Philosophical Studies 153 (3):351-364 (2011)

Authors
Peter Hawke
Lingnan University
Abstract
In this paper, the author defends Peter van Inwagen’s modal skepticism. Van Inwagen accepts that we have much basic, everyday modal knowledge, but denies that we have the capacity to justify philosophically interesting modal claims that are far removed from this basic knowledge. The author also defends the argument by means of which van Inwagen supports his modal skepticism, offering a rebuttal to an objection along the lines of that proposed by Geirrson. Van Inwagen argues that Stephen Yablo’s recent and influential account of the relationship between conceivability and possibility supports his skeptical claims. The author’s defence involves a creative interpretation and development of Yablo’s account, which results in a recursive account of modal epistemology, what the author calls the “safe explanation” theory of modal epistemology.
Keywords Skepticism  Modality  Modal epistemology  Yablo  van Inwagen
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DOI 10.1007/s11098-010-9520-5
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References found in this work BETA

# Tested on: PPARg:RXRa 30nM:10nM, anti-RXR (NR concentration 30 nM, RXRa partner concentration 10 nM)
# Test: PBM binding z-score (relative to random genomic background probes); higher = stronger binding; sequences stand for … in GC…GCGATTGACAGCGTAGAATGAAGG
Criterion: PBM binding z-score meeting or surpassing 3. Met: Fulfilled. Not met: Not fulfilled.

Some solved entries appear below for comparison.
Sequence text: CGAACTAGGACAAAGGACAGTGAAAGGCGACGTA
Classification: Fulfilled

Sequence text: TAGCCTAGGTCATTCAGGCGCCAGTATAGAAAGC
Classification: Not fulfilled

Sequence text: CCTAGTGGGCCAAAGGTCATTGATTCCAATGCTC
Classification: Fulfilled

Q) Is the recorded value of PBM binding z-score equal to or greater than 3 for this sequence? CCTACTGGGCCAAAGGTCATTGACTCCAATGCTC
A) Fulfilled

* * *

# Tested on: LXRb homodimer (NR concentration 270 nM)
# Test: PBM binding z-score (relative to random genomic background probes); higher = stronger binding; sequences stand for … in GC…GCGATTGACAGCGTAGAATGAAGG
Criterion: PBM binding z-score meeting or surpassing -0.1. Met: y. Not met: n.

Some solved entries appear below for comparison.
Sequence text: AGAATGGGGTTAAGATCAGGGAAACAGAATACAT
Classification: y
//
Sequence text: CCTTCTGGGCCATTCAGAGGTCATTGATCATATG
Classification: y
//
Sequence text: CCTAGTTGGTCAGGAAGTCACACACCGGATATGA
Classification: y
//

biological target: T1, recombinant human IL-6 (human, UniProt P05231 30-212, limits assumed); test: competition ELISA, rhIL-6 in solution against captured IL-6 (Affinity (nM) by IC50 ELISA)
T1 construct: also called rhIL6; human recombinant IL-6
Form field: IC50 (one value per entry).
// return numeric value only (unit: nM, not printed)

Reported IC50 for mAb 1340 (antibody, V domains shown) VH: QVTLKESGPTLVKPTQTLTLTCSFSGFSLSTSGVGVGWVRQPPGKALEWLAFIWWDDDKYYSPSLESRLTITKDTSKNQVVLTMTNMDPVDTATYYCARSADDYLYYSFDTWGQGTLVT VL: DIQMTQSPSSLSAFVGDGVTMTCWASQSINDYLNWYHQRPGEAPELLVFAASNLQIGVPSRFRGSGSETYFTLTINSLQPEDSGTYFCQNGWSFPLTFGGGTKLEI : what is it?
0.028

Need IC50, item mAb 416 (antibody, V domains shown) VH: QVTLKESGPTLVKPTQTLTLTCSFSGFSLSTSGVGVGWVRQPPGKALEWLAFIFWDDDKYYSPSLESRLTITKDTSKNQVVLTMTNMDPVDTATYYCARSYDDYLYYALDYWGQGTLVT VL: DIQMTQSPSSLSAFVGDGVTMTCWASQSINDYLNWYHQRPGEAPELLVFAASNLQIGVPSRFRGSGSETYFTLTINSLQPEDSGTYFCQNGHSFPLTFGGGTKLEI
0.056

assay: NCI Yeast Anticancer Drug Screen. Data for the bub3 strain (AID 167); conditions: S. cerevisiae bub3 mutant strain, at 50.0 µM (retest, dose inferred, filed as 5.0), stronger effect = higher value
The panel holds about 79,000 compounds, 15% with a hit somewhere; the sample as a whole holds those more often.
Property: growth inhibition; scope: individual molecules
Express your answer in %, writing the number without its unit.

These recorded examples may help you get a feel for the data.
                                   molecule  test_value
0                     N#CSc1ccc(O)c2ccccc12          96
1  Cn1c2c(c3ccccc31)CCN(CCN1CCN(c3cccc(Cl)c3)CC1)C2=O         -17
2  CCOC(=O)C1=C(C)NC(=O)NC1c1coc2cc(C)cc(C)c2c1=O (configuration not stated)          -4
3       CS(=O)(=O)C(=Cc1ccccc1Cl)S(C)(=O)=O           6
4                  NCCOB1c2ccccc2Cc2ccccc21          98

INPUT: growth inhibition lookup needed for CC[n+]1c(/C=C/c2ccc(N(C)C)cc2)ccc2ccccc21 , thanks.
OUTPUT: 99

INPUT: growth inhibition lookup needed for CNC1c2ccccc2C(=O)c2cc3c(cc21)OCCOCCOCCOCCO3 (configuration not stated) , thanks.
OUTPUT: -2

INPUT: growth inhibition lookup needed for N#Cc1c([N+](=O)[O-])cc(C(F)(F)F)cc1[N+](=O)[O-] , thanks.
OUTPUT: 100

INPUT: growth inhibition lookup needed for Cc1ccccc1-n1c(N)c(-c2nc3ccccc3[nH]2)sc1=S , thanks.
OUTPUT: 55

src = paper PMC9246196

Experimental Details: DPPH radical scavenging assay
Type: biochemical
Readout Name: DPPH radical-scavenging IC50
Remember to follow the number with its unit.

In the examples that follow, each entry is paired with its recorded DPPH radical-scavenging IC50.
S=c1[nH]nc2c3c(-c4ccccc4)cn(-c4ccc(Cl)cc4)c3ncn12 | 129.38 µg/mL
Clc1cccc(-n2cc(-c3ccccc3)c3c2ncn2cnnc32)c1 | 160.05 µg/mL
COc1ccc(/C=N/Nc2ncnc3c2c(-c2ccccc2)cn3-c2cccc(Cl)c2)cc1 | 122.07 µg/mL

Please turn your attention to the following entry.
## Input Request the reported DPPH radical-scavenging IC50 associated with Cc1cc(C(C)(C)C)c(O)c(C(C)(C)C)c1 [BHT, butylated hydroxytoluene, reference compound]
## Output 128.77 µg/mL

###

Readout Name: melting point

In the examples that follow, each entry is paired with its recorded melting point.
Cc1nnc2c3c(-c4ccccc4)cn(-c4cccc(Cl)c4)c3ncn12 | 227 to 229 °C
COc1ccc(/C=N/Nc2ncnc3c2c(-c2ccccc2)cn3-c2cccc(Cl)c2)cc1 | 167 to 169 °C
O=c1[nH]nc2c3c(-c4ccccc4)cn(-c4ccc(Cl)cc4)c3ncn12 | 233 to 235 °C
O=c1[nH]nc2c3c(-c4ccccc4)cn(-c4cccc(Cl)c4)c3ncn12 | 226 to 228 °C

Is Conceivability a Guide to Possibility?Stephen Yablo - 1993 - Philosophy and Phenomenological Research 53 (1):1-42.
Modal Epistemology and the Rationalist Renaissance.George Bealer - 2002 - In Tamar Szabo Gendler & John Hawthorne (eds.), Conceivability and Possibility. Oxford University Press. pp. 71-125.
Is Conceivability a Guide to Possibility?Stephen Yablo - 1993 - Philosophy and Phenomenological Research 53 (1):1-42.
Modal Epistemology.Peter Van Inwagen - 1998 - Philosophical Studies 92 (1):67--84.
Conceivability and Defeasible Modal Justification.Heimir Geirsson - 2005 - Philosophical Studies 122 (3):279-304.

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Citations of this work BETA

Are Gettier Cases Disturbing?Peter Hawke & Tom Schoonen - 2021 - Philosophical Studies 178 (5):1503-1527.
Skeptical Theism.Timothy Perrine & Stephen Wykstra - 2017 - In Paul K. Moser & Chad Meister (eds.), The Cambridge Companion to the Problem of Evil. Cambridge University Press. pp. 85-107.

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